People won’t care about these issues until we make society realise they’re NOT womens’ issues. They’re everyone’s issues. Until we as a society take responsibility for what happens, and put a spotlight on preventing it, and on helping women and not shaming or blaming them, this will keep on happening.

Now I think I need a coffee. :(

Cara // Posted 23 April 2008 at 12:57 pm

I hate to make a second pedantic grammar point, but…Gatwick, not Gartwick. :-)

Good article. Although…I once worked as a fundraiser for a charity helping disabled people (yes I was a chugger, sorry) and the number of people who said “I give to animal charities, but not people ones”. I don’t understand that attitude at all, but it would be interesting to know how gender-neutral charities e.g. disability charities, human rights, compared.

Although I entirely suspect that charities for women may well fare worse. Just saying.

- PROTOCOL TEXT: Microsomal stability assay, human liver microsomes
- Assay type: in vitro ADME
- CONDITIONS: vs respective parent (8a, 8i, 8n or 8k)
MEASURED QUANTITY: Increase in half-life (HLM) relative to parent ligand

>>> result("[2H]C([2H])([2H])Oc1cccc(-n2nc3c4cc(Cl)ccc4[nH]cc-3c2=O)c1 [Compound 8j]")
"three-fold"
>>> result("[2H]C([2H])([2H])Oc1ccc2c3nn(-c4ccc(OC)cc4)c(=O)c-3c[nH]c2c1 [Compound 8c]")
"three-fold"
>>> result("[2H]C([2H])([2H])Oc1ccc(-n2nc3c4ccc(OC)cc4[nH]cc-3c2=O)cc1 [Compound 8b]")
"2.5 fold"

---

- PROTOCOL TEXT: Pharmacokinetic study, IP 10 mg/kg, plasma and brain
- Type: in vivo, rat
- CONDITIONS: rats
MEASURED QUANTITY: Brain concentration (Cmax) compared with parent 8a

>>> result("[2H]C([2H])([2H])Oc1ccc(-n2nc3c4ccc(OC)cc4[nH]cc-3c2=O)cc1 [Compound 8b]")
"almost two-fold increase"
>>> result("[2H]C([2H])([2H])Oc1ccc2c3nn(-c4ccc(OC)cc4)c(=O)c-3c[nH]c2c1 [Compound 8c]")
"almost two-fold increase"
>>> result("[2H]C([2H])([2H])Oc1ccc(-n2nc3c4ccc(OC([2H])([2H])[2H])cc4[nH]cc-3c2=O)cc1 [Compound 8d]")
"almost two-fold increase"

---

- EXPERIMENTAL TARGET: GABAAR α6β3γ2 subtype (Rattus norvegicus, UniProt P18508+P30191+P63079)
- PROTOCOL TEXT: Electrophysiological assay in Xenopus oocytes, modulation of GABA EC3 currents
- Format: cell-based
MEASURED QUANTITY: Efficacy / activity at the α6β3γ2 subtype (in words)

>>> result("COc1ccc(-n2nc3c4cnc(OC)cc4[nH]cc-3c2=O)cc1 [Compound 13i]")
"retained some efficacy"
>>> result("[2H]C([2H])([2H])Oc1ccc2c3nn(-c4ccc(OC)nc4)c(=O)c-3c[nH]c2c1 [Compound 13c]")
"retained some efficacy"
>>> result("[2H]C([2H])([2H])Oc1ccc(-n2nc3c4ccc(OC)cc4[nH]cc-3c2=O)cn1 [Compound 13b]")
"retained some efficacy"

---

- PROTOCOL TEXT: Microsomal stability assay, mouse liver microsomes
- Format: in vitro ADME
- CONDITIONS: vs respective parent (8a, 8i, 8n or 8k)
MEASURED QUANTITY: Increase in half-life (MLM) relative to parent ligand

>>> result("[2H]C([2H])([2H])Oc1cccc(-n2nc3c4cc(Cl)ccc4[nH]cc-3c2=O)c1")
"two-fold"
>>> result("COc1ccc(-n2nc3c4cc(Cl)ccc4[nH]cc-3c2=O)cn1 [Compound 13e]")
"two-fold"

lozzy // Posted 23 April 2008 at 2:38 pm

I wholeheartedly agree that these charities need to be supported a hell of a lot more, but (and I realise this sounds like one of those ‘some of my best friends are gay/black/women but…’ comments – I assure you that’s not my intention) the comparison to animal charity doesn’t sit well with me. In my opinion no charity should be more valued than another. I understand that the issue is not that the ‘donkey sanctuary’ didn’t deserve any donations, moreso the inequality between that and Women’s Aid etc., but personally I would prefer that have been raised without the donkey comparison. Maybe it will succeed in striking a chord with others though, which is obviously much needed.

Anna // Posted 23 April 2008 at 6:41 pm

Personally I would rather have a rape crisis centre in bristol than a donkey sanctuary, but maybe that’s just me..

scifilaura // Posted 23 April 2008 at 8:45 pm

Maybe we are more inclined as a nation to give to animal, and not people, charities, as we think these things should already be being dealt with with our tax money.

Soirore // Posted 24 April 2008 at 5:49 pm